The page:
Prepping for Chidbirth

Written by Pat on August 10th, 2008

It was a tough two days, but Shae and I survived our “Childbirth Prep” class. Since I’m such an expert (we have a certificate and everything) I thought I’d share what I learned. Basically, it all comes down to one thing: this whole process is gross. If that’s not enough for you, I’ll recap the highlights from the class.

Before I start the recap, I have a couple of general thoughts about the weekend:

  • First, it’s become apparent to me that humans are not made to sit in any sort of class all day. I don’t know how kids do it. No matter how old you are, or what the class is, eventually everyone starts to drift off, watch the clock, and hope for the class to be over. It doesn’t matter if it’s elementary school, college, work-related training, or (apparently) childbirth prep. You might think that a two day class that you sign up for voluntarily (well…Shae volunteered for both of us) and pay for might be different, but you’d be wrong. By the end of the first day both Shae and I were completely exhausted. We came home and immediately took a two-hour nap. We found out Sunday that pretty much everyone else did the same thing, including the teacher. The women have an excuse (growing babies and all), but the guys don’t (unless you count putting up with pregnant women, which is exhausting but doesn’t get the same sympathy as actually being pregnant).
  • I don’t think anyone in the class was mature enough to have kids. Obviously everyone there has had sex at least once, but that didn’t seem to make the conversations any less awkward. The entire weekend was full of giggles, “that’s what got us into this in the first place” comments, and basically the maturity level of a sixth grade sex ed lecture. Shae and I fit right in.
  • This isn’t related to the class at all, but I don’t think NBC knows what “Live” means. Last night after our long day of class Shae and I were relaxing while watching some of the Olympics. I had seen the outcome of the events hours earlier online, yet there was “Live” up in the right corner of the screen. At one point (9pm to be exact) they decided they’d prove they were live by showing the time in Beijing and the time in the US. I could be wrong, but I’m pretty sure 8pm central is not equivalent to 9pm pacific. Then it got worse: as I sat there and watched I had to listen to the anchors brag about how NBC was doing us a huge favor to bring us these events live. I have a whole rant on tape-delayed events in the age of the Internet, but that’s not what this post is about so let’s just move on.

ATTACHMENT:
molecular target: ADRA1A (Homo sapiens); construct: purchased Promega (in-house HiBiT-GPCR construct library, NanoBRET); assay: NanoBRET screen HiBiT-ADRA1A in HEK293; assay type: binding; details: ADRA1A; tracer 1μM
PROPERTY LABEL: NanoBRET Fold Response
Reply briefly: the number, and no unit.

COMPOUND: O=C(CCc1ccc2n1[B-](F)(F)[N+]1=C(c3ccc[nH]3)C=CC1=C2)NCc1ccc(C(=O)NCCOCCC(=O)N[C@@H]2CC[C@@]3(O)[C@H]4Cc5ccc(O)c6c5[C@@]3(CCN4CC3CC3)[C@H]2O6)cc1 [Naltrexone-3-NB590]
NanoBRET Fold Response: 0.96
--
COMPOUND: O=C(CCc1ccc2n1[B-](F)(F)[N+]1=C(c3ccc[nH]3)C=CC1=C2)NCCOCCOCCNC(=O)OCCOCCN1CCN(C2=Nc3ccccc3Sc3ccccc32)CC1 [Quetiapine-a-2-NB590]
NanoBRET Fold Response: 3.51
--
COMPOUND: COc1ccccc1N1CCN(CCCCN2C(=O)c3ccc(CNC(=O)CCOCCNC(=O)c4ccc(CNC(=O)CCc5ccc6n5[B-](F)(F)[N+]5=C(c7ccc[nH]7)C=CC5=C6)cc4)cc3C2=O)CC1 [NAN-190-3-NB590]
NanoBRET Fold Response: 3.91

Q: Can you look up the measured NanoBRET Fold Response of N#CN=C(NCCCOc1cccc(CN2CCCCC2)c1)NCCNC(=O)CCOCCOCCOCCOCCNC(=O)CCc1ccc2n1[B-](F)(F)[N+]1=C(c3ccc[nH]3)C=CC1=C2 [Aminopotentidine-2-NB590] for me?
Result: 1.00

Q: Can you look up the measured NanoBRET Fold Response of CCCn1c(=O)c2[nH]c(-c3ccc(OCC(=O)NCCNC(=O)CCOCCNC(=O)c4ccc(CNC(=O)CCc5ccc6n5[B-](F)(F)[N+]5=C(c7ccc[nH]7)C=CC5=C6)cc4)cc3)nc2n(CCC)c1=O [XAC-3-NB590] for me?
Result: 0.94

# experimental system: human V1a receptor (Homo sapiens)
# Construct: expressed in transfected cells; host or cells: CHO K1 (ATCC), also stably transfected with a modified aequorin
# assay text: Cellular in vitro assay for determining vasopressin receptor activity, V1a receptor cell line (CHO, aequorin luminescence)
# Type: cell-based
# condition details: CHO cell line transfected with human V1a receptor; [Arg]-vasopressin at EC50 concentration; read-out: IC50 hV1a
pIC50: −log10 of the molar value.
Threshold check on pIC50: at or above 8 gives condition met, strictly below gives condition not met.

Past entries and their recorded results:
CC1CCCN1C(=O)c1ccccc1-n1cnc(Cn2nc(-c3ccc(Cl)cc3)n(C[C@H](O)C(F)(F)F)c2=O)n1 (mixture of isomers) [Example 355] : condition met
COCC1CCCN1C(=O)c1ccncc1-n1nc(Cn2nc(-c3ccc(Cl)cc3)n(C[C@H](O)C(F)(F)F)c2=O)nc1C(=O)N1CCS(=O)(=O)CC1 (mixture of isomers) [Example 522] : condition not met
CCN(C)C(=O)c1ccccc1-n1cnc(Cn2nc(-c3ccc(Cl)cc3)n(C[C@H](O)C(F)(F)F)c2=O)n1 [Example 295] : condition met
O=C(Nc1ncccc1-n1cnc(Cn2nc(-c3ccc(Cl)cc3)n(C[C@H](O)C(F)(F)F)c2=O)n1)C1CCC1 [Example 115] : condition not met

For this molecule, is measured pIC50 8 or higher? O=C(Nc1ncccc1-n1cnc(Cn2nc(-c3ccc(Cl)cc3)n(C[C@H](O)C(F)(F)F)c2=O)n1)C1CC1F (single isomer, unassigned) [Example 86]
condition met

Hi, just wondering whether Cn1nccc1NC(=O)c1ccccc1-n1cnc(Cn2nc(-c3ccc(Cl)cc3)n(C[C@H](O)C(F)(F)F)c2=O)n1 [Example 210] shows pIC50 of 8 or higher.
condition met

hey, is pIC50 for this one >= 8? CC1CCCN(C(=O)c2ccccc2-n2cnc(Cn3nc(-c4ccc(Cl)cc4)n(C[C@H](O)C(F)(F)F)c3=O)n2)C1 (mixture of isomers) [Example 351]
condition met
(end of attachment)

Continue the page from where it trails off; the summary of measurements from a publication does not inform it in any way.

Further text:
OK, on with the weekend recap.

Shae and I got to class bright and early and were the first students there. We got our little visitor sticker badges, found the conference room, signed in, and grabbed copies of all the goodies provided for us. We got a diaper, a book, and a ton of useful information that will probably sit on a table unread until after we need it. Since we were the first couple there we had our pick of the seats. Obviously we chose pretty much the worst seats in the room. We rule. My chair was the squeakiest in the room so for the rest of the weekend every time I switched positions the whole class got to hear about it.

Eventually the other couples (and one single) showed up and we got the party started. The teacher seemed to understand her audience (pregnant women and men who had been dragged to class) and she was really good. We learned a lot of good stuff, but rather than go over all of it here are a few highlights (that’s right, another list; I might rename this blog “Lists Of The Lorigans”).